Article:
Acknowledging community’s concerns is very important, but requires some finesse when we do. Some of you will disagree with that philosophy and for very good reasons. We promise the community team is listening, relaying to development teams and working hard to make sure information is digestible and ready to go as soon as the proverbial light turns green.


We don't really care about reflect damage, take a look at the Diablo subreddit, people are trying to give ideas for future content patches, endless dungeons etc. We want content like this, when we have gotten big content patches like that so we can continue playing the game for years and years without needing more content patches, you can start with the small fixes like reflect damage.

Something extremely big for the game but still really easy to fix, is increasing monster density of Act 1 and Act 2 so these Acts are viable to farm, at the moment we're kind of forced to farm Act 3 since it's the most efficient. This would open up a lot of content that's already in the game.

Really happy that you took the time to write this huge post though. :p
Edited by Zyfoh#2357 on 12/12/2012 3:43 PM PST
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12/12/2012 02:22 PMPosted by Menacetech
Currently, I'm not a satisfied customer. But thanks for all those other games you put out in the past

I really like this part.
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12/12/2012 02:15 PMPosted by Goodbrew
Yeah! The Diablo 3 community has been nothing but supportive and open to information from Blizzard and its CMs, never overly exagerating or taking quotes continuously out of context! What reason could they possibly have for not posting stuff anymore?
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12/12/2012 02:55 PMPosted by gaud
rediculas.
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blizz made their $ off D3 sales and are still gradually getting RMAH sales and blizz has shifted focus to WoW, nothing to see here.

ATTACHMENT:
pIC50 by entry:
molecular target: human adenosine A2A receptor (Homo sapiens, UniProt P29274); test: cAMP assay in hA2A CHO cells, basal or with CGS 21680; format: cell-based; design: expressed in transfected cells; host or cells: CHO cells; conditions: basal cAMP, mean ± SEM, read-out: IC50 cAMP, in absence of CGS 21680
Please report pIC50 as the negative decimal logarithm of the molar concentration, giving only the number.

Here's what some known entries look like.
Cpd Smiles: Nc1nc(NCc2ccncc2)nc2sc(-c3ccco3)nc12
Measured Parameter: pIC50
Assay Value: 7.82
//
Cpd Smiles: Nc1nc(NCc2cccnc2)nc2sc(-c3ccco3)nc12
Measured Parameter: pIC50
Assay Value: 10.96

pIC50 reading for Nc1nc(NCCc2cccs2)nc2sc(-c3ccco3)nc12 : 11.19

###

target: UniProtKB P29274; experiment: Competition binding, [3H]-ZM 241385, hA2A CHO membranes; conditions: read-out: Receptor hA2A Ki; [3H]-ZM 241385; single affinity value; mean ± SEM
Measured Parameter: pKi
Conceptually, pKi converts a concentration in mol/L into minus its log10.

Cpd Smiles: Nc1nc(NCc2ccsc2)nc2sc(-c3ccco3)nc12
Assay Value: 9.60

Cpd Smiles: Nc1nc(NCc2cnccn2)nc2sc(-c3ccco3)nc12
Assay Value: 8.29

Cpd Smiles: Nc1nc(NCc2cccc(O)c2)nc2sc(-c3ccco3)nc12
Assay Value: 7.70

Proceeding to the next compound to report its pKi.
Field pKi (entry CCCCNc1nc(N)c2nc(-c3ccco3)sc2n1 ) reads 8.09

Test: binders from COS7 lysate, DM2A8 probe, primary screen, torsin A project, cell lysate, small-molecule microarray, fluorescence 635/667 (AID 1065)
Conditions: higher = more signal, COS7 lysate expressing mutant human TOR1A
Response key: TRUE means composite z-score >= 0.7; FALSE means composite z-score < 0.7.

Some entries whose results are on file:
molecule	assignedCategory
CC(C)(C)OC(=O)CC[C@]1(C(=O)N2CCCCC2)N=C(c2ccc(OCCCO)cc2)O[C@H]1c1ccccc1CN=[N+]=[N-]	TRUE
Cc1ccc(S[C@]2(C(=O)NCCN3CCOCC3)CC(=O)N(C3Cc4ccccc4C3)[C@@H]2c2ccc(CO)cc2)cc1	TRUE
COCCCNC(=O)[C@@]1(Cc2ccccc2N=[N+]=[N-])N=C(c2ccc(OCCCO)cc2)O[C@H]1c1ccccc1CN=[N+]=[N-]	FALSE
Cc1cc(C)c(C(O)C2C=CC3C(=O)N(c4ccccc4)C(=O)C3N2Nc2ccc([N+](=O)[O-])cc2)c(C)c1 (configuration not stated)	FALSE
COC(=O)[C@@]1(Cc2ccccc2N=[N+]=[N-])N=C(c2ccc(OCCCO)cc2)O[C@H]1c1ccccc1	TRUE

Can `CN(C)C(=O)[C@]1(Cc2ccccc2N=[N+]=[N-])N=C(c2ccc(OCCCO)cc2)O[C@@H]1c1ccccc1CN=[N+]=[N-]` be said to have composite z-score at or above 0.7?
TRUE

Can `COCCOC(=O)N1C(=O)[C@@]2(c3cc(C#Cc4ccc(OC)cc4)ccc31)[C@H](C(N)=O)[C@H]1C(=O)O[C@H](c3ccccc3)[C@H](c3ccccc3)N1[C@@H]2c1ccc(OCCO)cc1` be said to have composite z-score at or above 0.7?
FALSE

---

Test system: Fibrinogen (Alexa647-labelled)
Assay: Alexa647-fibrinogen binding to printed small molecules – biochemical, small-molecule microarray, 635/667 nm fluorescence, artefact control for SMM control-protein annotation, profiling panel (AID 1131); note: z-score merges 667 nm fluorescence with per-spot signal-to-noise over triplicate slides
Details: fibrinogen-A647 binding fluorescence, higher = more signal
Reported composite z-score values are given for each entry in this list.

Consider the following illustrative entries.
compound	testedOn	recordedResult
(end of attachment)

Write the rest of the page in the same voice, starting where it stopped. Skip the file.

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I'm an old gamer... haven't played a computer game (got hooked on xbox when my son finally got one) since diablo 2 exp (before the ladders... I don't even know what those are).

My expectation is for very small patches that clean up minor problems. My expectation is not for totally new content released as a patch. To be honest, although I loved 1.05, I was frankly completely offended by the whole "practice realm" or whatever that crap was. I felt like if they are adding new content and I'm not paying for it, it's not a bonus, it's a sign that the game was released unfinished. I don't want to be testing stuff that should have been released with the game. If the game is done, let it be done and move on. If you want to give us an expansion, charge me for the expansion and make it rock. These incremental improvements make me feel like you rushed the game to shelves after 10 years. Sad, really.
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In this day and age, it’s not unusual for a community to expect that a game will have some form of continued development after its release, even if it’s a game like Diablo III (which doesn’t really have the same content model as something like World of Warcraft, for example).

A lot of you have been concerned about the lack of game-changing adjustments in patch 1.0.6 and 1.0.6a, and we can certainly sympathize since they’re not the kind of patches you’ve been used to seeing for Diablo III. Smaller patches like those aren’t unusual for Blizzard games, though, and are often needed to address important issues quickly (issues that can’t be resolved with a hotfix or really wait for a larger content patch that might be scheduled for a later date). Similarly, sometimes patches will contain a lot of behind-the-scenes changes that aren’t visible to players, but are still necessary to keep the game running smoothly or enable testing for new features that are coming down the line. This was the case for both 1.0.6a and 1.0.6, respectively. Lylirra provided a bit more transparency about that here and here. They’re a bit technical, but that’s doesn’t mean they’re made-up jargon – that’s really just how patching works.